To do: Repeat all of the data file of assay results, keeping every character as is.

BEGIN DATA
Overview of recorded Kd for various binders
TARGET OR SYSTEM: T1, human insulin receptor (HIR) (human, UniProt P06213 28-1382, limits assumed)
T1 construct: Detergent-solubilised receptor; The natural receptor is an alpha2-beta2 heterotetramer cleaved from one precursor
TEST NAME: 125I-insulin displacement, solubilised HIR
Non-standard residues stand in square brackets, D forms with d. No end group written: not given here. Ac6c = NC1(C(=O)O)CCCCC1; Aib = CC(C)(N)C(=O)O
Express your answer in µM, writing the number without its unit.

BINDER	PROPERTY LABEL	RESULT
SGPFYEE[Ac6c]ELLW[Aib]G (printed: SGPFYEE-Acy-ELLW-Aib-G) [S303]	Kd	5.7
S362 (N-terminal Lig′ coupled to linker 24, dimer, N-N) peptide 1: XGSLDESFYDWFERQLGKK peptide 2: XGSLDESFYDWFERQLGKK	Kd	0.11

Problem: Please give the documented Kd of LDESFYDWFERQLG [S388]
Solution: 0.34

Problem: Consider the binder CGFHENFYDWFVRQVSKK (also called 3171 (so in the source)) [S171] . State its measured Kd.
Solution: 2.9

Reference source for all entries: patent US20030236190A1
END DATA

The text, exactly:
Overview of recorded Kd for various binders
TARGET OR SYSTEM: T1, human insulin receptor (HIR) (human, UniProt P06213 28-1382, limits assumed)
T1 construct: Detergent-solubilised receptor; The natural receptor is an alpha2-beta2 heterotetramer cleaved from one precursor
TEST NAME: 125I-insulin displacement, solubilised HIR
Non-standard residues stand in square brackets, D forms with d. No end group written: not given here. Ac6c = NC1(C(=O)O)CCCCC1; Aib = CC(C)(N)C(=O)O
Express your answer in µM, writing the number without its unit.

BINDER	PROPERTY LABEL	RESULT
SGPFYEE[Ac6c]ELLW[Aib]G (printed: SGPFYEE-Acy-ELLW-Aib-G) [S303]	Kd	5.7
S362 (N-terminal Lig′ coupled to linker 24, dimer, N-N) peptide 1: XGSLDESFYDWFERQLGKK peptide 2: XGSLDESFYDWFERQLGKK	Kd	0.11

Problem: Please give the documented Kd of LDESFYDWFERQLG [S388]
Solution: 0.34

Problem: Consider the binder CGFHENFYDWFVRQVSKK (also called 3171 (so in the source)) [S171] . State its measured Kd.
Solution: 2.9

Reference source for all entries: patent US20030236190A1